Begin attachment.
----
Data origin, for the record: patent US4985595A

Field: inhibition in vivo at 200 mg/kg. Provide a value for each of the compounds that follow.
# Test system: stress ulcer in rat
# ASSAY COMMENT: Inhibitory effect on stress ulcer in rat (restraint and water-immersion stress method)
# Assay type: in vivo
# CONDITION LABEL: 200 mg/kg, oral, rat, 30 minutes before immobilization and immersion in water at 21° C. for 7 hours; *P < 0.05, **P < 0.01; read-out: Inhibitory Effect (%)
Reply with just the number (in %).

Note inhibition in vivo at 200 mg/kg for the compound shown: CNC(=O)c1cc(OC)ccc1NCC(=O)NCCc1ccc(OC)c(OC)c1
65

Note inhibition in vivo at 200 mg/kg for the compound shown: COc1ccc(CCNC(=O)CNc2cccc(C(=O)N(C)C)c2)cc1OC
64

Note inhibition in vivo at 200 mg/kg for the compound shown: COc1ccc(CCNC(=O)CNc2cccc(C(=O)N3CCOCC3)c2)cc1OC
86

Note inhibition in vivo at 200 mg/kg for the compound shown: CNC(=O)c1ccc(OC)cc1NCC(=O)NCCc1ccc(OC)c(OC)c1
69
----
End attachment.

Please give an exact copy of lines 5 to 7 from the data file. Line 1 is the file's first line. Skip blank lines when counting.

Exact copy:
# Assay type: in vivo
# CONDITION LABEL: 200 mg/kg, oral, rat, 30 minutes before immobilization and immersion in water at 21° C. for 7 hours; *P < 0.05, **P < 0.01; read-out: Inhibitory Effect (%)
Reply with just the number (in %).